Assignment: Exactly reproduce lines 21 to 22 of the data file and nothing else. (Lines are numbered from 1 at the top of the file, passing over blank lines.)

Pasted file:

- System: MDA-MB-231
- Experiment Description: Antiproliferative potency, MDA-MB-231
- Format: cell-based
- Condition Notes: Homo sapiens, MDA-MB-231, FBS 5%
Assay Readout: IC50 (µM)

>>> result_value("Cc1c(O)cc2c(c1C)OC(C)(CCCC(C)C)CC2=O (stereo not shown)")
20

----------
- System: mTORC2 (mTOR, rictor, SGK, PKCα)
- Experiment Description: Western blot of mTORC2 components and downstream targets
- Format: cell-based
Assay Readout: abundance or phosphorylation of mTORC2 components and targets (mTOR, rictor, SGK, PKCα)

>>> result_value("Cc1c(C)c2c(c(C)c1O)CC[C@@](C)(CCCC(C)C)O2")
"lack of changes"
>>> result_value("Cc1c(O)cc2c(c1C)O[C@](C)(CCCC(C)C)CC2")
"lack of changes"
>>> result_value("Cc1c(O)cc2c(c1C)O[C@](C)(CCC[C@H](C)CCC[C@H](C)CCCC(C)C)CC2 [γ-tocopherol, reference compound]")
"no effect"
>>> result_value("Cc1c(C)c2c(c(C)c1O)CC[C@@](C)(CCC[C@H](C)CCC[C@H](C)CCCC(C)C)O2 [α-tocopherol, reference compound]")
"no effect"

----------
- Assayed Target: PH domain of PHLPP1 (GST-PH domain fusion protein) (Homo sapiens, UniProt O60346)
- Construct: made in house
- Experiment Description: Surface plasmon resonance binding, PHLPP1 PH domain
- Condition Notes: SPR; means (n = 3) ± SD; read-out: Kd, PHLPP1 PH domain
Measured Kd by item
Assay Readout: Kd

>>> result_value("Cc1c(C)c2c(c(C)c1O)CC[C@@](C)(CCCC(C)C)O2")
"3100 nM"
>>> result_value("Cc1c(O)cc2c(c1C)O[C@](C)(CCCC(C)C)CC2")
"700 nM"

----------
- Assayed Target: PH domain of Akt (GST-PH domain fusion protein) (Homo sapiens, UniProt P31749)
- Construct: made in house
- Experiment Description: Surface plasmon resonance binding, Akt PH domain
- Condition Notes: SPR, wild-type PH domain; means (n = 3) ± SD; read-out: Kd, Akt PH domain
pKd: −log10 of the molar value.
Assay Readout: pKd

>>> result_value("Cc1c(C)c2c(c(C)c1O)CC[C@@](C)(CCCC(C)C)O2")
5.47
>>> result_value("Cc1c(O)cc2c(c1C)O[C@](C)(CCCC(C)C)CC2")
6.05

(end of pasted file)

----------
- Assayed Target: PH domain of PHLPP1 (GST-PH domain fusion protein) (Homo sapiens, UniProt O60346)